Not to state the obvious, but a country in which your free speech is under attack or has been outright denied will not let you say things like:
Our guests and speakers come from countries where the importance of free speech ranges from non-existent to a fundamental right, yet their speech and expression are consistently and constantly denied or attacked by their own governments, educational institutions, and even social pressures so strong that a minor infraction of social norms no (sic) codified in law are still punished by the use of force.
The obvious reason why none of this actually happens is that you’re free, here on the Internet, to say these things. You’re so free, in fact, that you’re allowed to organize a two-day event in which you can talk about how not-free you are. So what’s really under attack if it’s not your right to free speech? Turns out it’s your perceived right to a platform. It’s your perceived right to be heard. These things happen to be very different.Read More »
It would be of no surprise to anybody if I said that binge-watching has become a byword for the way current generations watch (more importantly interact) with TV. The word itself is so ubiquitous it appeared in no less an eminence than the OED’s 2013 word of the year list (last year Collins went one further and crowned it word of the year, but I’m an OED man).Read More »
It’s a well-established fact that Jeepers Creepers is a film of two halves, one which is totally effective and creepy (pun not intended; the perfect word for Jeepers Creepers’ opening act really is: creepy) and one which is totally derivative and hokey. There’s a simple reason: Jeepers Creepers is not just a film of two halves but of two competing and diametric impulses: one is concerned with human psychology (because its purpose is to creep insidiously into audience imaginations); the other is concerned with horror monster mythology and with physical and literal horror monster details. It turns out that these impulses are not compatible.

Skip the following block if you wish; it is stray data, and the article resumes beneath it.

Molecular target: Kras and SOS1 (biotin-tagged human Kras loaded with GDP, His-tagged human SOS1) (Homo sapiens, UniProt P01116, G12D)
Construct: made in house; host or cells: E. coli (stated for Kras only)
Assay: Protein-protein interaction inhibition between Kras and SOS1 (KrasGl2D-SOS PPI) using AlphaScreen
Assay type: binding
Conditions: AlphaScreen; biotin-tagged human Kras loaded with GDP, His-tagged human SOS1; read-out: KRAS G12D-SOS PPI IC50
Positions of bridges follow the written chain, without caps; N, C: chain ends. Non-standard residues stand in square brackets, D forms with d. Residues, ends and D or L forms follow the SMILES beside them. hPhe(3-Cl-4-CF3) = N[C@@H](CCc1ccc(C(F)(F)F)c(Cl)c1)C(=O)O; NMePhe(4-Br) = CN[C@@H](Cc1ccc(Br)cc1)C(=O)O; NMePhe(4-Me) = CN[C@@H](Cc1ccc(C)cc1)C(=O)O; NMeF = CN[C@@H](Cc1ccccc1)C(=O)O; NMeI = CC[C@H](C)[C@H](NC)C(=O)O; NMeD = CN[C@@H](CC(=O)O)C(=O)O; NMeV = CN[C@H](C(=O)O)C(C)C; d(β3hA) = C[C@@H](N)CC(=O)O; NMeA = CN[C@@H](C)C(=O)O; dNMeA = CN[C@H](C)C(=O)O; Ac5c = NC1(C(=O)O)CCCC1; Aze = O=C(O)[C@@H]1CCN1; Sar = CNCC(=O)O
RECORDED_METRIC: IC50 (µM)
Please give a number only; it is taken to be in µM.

Last year director David Robert Mitchell offered It Follows as a counterpoint to horror films in which the horror monster’s identity or motive or relationship to the protagonist is the film’s point and soul. To put it another way, the appeal of many horror films is calibrated towards that one moment in which the killer pulls off his mask or the protagonist discovers the truth of what she’s fighting.
There is a scene in Austin Powers: International Man of Mystery in which the titular character steamrolls a slow-witted henchman to death. We’re supposed to think that the joke is the henchman’s screams, which become more protracted as the steamroller moves very slowly towards him; but then the image of the steamroller crushing the henchman cuts to that of a rolling pin rolling dough in a suburban family home. We discover the real joke: this is the henchman’s home. His wife is about to get a call telling her that her husband is dead and then she’s going to have to explain her husband’s death to her son. What we’re really laughing at, of course, is the fact that we never think of the henchman as anything other than depersonalised cannon fodder (the joke is cemented by the portrait on the wall of the proud henchman in uniform and the reveal that his name is Steve). The scene’s closing line, uttered by the henchman’s wife, is “People never think how things affect the family of a henchman”.Read More »
It’s strange to think that there was once a time when The Walking Dead’s aversion to the ‘z’ word was a Hot Topic. For people who don’t know what this means:
The Walking Dead was conceived as ‘apocalyptic zombie horror drama’. It was – and continues to be – marketed as such. For many people the programme’s initial and major – for some people its only – appeal was the promise of hordes of shuffling, iconic, undead monsters.
If you’re talking about the significance of the briefcase in Pulp Fiction, or about the glowing light in the briefcase, or even just about what’s physically in the briefcase, you’re really talking about what function the Pulp Fiction briefcase serves. Before you think about what’s in the briefcase, you need to know why Pulp Fiction even has a briefcase.